Cleopatra Paper Doll in Full-Color

cleo2-colored cleo1-colored

{The Original Paper Doll Set}

First of all, I owe a big thank you to K from A Time for Paper Dolls… who was kind enough to let me post my coloered version of her lovely Cleopatra paper doll.

When I was a kid, I was totally into realistic paper dolls (Tom Tierney and Peck-Garde), but now that I am older, if not wiser, I find myself drawn to the more stylized and unusual. Larry Bassin and Kwei-Lin Lum are two of my favorite modern artists.


  1. Perhaps I’m not a true connaisseuse, but I’ve never liked Tom Tierney’s dolls.
    He’s certainly an artist, knows his anatomy very well, and is extremely accurate in detail rendition of period clothes. But it lacks something, call it poetry, maybe.
    The faces of his dolls are all alike, even the children’s, they have an impersonal look and he definitely fails what I call the “Audrey Hepburn test” (very few paperdoll artists who do celebrities have been able to capture the kind of radiant grace that was most typically hers and many have done her wrong).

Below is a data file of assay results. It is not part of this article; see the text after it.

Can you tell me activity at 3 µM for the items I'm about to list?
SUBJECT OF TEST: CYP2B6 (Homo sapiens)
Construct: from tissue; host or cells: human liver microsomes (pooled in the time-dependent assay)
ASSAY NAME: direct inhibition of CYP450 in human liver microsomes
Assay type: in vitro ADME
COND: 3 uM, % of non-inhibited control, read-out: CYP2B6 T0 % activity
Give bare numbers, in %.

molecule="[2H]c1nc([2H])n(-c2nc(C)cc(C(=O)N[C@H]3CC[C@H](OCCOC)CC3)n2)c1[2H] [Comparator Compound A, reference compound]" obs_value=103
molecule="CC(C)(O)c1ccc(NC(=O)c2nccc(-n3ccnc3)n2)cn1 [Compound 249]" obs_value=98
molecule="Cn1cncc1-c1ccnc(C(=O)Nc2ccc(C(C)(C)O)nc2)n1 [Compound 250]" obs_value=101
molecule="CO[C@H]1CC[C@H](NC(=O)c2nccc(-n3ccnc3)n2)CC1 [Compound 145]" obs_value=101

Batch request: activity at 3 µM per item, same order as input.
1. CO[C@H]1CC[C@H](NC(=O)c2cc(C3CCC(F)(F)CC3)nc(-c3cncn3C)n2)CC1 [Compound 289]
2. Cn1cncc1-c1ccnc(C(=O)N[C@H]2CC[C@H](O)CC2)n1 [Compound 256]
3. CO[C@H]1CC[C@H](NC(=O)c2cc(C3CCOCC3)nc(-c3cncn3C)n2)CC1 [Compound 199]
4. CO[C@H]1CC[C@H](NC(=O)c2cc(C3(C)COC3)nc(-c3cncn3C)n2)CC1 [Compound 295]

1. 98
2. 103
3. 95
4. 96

And then there is this _most_ irritating feature in almost all of his albums:
    “don’t cut the white space behind the arm and the body”.
    Now, a part from the fact that “white spaces” are ugly, it could just say “don’t cut the paperdoll at all”.
    His dolls are clearly not for playing with, and what use is a paperdoll that cannot be cut and played with?

  2. I’m surprised, Marie Claire. I have always liked Tierney’s work and I recall playing with them as a child with fondness. I think as I have gotten older, I’ve learned to appreciate the more unusual paper doll sets more. The white spaces between the arm and body never bothered me, though each to their own.

  3. You did a lovely job! Did you see this in color from me before I went to my new blog with mainly black and whites? We chose some similar colors. It is fun to see how someone else would color them them.

  4. I probably did, but I don’t remember. I was trying to stick to the colors I knew were used in Egyptian jewelry, though a part of me almost made her a red head, since the actress I saw do the best Cleopatra in the Shakespeare play was a red head.

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